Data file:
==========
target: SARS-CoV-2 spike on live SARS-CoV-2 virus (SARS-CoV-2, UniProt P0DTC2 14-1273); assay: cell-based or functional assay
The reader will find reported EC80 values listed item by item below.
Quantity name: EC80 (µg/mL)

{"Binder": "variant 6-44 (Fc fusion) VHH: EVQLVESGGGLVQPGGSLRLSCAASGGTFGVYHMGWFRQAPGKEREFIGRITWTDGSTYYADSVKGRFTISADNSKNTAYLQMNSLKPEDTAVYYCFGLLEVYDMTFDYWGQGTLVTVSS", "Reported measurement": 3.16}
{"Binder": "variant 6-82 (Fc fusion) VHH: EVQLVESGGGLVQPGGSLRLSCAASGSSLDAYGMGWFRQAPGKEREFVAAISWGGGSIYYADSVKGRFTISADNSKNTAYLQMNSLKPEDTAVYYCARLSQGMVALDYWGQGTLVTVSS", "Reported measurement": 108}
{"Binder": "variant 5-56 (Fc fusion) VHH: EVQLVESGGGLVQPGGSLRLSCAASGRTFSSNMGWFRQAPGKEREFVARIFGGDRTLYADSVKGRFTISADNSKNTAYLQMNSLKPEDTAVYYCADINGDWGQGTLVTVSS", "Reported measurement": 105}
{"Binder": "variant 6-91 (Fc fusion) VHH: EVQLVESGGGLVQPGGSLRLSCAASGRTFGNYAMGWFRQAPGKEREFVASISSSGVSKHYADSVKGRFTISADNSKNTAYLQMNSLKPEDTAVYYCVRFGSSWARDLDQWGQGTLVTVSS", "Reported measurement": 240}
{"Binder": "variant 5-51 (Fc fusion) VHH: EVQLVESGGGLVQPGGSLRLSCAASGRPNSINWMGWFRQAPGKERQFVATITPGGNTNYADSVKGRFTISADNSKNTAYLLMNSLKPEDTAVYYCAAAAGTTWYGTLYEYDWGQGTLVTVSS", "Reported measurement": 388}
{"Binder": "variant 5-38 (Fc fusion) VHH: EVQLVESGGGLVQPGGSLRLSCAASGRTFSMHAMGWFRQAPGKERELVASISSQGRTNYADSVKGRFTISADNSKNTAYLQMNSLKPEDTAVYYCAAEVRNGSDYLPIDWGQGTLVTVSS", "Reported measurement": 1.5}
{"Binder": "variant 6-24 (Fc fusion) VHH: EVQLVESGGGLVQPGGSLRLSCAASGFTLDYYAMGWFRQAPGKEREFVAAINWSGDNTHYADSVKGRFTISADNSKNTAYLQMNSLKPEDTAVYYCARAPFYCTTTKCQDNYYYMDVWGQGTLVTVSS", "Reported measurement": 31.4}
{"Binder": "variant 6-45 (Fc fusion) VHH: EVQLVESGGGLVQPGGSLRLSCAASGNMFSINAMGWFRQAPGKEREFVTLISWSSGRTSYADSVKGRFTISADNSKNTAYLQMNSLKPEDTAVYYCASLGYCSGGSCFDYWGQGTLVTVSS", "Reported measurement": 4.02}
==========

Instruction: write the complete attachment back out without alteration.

target: SARS-CoV-2 spike on live SARS-CoV-2 virus (SARS-CoV-2, UniProt P0DTC2 14-1273); assay: cell-based or functional assay
The reader will find reported EC80 values listed item by item below.
Quantity name: EC80 (µg/mL)

{"Binder": "variant 6-44 (Fc fusion) VHH: EVQLVESGGGLVQPGGSLRLSCAASGGTFGVYHMGWFRQAPGKEREFIGRITWTDGSTYYADSVKGRFTISADNSKNTAYLQMNSLKPEDTAVYYCFGLLEVYDMTFDYWGQGTLVTVSS", "Reported measurement": 3.16}
{"Binder": "variant 6-82 (Fc fusion) VHH: EVQLVESGGGLVQPGGSLRLSCAASGSSLDAYGMGWFRQAPGKEREFVAAISWGGGSIYYADSVKGRFTISADNSKNTAYLQMNSLKPEDTAVYYCARLSQGMVALDYWGQGTLVTVSS", "Reported measurement": 108}
{"Binder": "variant 5-56 (Fc fusion) VHH: EVQLVESGGGLVQPGGSLRLSCAASGRTFSSNMGWFRQAPGKEREFVARIFGGDRTLYADSVKGRFTISADNSKNTAYLQMNSLKPEDTAVYYCADINGDWGQGTLVTVSS", "Reported measurement": 105}
{"Binder": "variant 6-91 (Fc fusion) VHH: EVQLVESGGGLVQPGGSLRLSCAASGRTFGNYAMGWFRQAPGKEREFVASISSSGVSKHYADSVKGRFTISADNSKNTAYLQMNSLKPEDTAVYYCVRFGSSWARDLDQWGQGTLVTVSS", "Reported measurement": 240}
{"Binder": "variant 5-51 (Fc fusion) VHH: EVQLVESGGGLVQPGGSLRLSCAASGRPNSINWMGWFRQAPGKERQFVATITPGGNTNYADSVKGRFTISADNSKNTAYLLMNSLKPEDTAVYYCAAAAGTTWYGTLYEYDWGQGTLVTVSS", "Reported measurement": 388}
{"Binder": "variant 5-38 (Fc fusion) VHH: EVQLVESGGGLVQPGGSLRLSCAASGRTFSMHAMGWFRQAPGKERELVASISSQGRTNYADSVKGRFTISADNSKNTAYLQMNSLKPEDTAVYYCAAEVRNGSDYLPIDWGQGTLVTVSS", "Reported measurement": 1.5}
{"Binder": "variant 6-24 (Fc fusion) VHH: EVQLVESGGGLVQPGGSLRLSCAASGFTLDYYAMGWFRQAPGKEREFVAAINWSGDNTHYADSVKGRFTISADNSKNTAYLQMNSLKPEDTAVYYCARAPFYCTTTKCQDNYYYMDVWGQGTLVTVSS", "Reported measurement": 31.4}
{"Binder": "variant 6-45 (Fc fusion) VHH: EVQLVESGGGLVQPGGSLRLSCAASGNMFSINAMGWFRQAPGKEREFVTLISWSSGRTSYADSVKGRFTISADNSKNTAYLQMNSLKPEDTAVYYCASLGYCSGGSCFDYWGQGTLVTVSS", "Reported measurement": 4.02}